Urushiol-induced contact dermatitis (also called Toxicodendron dermatitis and Rhus dermatitis) is the medical name given to allergic rashes produced by the oil urushiol, which is contained in various plants, including the plants of the genus Toxicodendron (including poison ivy, poison oak, and poison sumac), other plants in the family Anacardiaceae (mango, Rengas tree, Burmese lacquer tree, India marking nut tree, and the shell of the cashew nut), and unrelated plants such as Ginkgo biloba.
Symptoms of the rash include itching, inflammation, oozing, and in severe cases, a burning sensation. The American Academy of Dermatology estimates there are up to 50 million cases of urushiol-induced dermatitis annually in the United States alone, accounting for 10% of all lost-time injuries in the United States Forest Service. Poison oak is a significant problem in the rural western and southern United States, while poison ivy is most rampant in the eastern United States. Dermatitis from poison sumac is less common, but also problematic.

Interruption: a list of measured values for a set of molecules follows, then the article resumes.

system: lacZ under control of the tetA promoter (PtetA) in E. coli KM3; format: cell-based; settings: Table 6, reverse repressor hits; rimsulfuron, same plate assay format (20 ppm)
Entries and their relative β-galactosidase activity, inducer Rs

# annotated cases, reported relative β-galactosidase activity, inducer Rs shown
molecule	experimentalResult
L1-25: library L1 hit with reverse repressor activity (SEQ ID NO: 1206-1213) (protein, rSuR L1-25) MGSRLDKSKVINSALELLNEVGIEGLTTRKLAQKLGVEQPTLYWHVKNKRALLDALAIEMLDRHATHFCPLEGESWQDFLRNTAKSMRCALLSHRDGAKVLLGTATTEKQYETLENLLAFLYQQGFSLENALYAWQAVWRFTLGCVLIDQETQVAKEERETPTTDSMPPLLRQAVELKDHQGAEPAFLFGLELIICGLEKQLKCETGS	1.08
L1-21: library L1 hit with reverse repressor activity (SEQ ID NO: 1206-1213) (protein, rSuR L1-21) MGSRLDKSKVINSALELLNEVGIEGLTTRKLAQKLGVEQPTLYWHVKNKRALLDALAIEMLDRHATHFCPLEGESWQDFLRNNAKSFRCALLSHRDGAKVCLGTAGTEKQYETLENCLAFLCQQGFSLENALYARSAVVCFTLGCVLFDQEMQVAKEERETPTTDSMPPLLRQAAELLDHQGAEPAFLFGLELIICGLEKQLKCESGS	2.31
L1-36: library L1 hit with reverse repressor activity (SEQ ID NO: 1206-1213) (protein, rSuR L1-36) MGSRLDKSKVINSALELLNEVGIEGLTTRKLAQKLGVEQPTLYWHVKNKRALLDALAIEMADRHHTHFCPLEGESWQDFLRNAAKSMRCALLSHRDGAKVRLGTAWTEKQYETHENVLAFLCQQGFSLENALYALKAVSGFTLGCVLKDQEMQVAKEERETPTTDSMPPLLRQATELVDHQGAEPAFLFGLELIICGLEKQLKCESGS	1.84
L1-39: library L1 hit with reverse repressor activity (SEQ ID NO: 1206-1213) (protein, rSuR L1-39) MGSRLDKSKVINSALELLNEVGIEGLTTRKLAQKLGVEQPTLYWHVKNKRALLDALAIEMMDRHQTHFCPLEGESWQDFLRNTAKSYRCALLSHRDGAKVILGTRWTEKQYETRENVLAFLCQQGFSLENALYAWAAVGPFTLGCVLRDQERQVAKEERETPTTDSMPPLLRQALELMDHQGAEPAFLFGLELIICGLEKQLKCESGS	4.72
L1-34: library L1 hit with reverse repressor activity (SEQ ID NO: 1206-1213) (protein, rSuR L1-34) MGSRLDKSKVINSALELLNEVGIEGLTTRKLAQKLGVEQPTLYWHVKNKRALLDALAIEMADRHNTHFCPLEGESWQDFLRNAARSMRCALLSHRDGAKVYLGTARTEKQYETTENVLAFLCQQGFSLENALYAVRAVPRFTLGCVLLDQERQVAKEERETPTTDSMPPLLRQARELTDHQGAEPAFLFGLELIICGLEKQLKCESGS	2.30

Other articles related to "contact":
... Potential treatments are in two phases stopping the urushiol contact causing a reaction with the skin (this must be done within minutes), and later in reducing the pain or pruritus (itching) of ...
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